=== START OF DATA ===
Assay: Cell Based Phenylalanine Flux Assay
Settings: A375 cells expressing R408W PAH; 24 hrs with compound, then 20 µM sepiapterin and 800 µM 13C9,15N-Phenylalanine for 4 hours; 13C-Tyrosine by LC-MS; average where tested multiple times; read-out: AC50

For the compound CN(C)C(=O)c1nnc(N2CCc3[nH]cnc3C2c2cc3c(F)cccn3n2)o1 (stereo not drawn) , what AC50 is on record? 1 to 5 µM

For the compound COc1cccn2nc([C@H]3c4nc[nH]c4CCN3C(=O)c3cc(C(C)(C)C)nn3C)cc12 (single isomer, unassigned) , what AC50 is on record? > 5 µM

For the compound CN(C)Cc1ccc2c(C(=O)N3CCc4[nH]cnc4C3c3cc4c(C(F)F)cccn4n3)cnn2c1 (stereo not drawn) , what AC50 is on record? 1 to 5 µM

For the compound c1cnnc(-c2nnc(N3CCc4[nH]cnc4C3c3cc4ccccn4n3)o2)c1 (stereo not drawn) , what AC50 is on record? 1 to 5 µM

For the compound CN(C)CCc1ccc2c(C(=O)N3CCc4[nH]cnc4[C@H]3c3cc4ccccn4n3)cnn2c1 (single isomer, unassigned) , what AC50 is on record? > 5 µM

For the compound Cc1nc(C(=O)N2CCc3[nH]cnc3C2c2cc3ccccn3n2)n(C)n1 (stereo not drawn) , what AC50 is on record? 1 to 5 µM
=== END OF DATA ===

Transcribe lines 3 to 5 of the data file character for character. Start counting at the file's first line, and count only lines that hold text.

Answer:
For the compound CN(C)C(=O)c1nnc(N2CCc3[nH]cnc3C2c2cc3c(F)cccn3n2)o1 (stereo not drawn) , what AC50 is on record? 1 to 5 µM

For the compound COc1cccn2nc([C@H]3c4nc[nH]c4CCN3C(=O)c3cc(C(C)(C)C)nn3C)cc12 (single isomer, unassigned) , what AC50 is on record? > 5 µM

For the compound CN(C)Cc1ccc2c(C(=O)N3CCc4[nH]cnc4C3c3cc4c(C(F)F)cccn4n3)cnn2c1 (stereo not drawn) , what AC50 is on record? 1 to 5 µM